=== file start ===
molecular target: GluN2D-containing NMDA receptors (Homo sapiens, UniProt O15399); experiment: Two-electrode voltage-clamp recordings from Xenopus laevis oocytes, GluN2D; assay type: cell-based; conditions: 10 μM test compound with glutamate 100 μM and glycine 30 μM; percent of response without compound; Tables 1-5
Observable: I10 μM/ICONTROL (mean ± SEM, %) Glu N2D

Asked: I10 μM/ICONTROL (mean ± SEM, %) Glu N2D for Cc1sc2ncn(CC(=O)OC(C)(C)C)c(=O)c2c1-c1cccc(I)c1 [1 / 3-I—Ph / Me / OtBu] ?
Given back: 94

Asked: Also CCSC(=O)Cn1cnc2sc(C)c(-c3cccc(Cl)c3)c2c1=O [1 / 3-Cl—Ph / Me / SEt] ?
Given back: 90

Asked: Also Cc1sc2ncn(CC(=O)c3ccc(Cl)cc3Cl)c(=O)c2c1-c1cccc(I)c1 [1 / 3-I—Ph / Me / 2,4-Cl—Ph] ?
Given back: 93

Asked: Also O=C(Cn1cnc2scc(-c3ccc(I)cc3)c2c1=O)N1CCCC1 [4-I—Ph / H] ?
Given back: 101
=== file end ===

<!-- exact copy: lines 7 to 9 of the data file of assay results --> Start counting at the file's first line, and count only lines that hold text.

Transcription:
Asked: Also Cc1sc2ncn(CC(=O)c3ccc(Cl)cc3Cl)c(=O)c2c1-c1cccc(I)c1 [1 / 3-I—Ph / Me / 2,4-Cl—Ph] ?
Given back: 93

Asked: Also O=C(Cn1cnc2scc(-c3ccc(I)cc3)c2c1=O)N1CCCC1 [4-I—Ph / H] ?